Wednesday, July 22, 2020

Man on a Fire Escape by Edward Hirsch

Man on a Fire Escape


He couldn’t remember what propelled him

out of the bedroom window onto the fire escape

of his fifth-floor walkup on the river,


so that he could see, as if for the first time,

sunset settling down on the dazed cityscape

and tugboats pulling barges up the river.


There were barred windows glaring at him

from the other side of the street

while the sun deepened into a smoky flare


that scalded the clouds gold-vermillion.

It was just an ordinary autumn twilight—

the kind he had witnessed often before—


but then the day brightened almost unnaturally

into a rusting, burnished, purplish-red haze

and everything burst into flame;


the factories pouring smoke into the sky,

the trees and shrubs, the shadows,

of pedestrians scorched and rushing home. . . .


There were storefronts going blind and cars

burning on the parkway and steel girders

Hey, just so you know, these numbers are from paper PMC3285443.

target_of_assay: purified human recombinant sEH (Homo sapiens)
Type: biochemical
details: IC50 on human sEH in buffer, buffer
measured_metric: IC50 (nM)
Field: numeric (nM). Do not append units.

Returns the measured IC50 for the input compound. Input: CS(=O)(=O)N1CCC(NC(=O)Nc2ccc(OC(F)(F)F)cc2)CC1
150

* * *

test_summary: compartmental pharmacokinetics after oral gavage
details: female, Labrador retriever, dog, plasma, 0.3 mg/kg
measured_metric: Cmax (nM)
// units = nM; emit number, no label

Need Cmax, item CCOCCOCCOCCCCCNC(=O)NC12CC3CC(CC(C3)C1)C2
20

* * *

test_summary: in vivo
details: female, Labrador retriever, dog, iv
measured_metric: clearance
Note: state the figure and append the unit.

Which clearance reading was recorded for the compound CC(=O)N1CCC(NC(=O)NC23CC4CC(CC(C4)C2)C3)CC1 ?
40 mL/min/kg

collapsing into the polluted waves.


Even the latticed fretwork of stairs

where he was standing, even the first stars

climbing out of their sunlit graves


were branded and lifted up, consumed by fire.

It was like watching the start of Armageddon,

like seeing his mother dipped in flame. . . .


And then he closed his eyes and it was over.

Just like that. When he opened them again

the world had reassembled beyond harm.


So where had he crossed to? Nowhere.

And what had he seen? Nothing. No foghorns

called out to each other, as if in a dream,


and no moon rose over the dark river

like a warning—icy, long forgotten—

while he turned back to an empty room.


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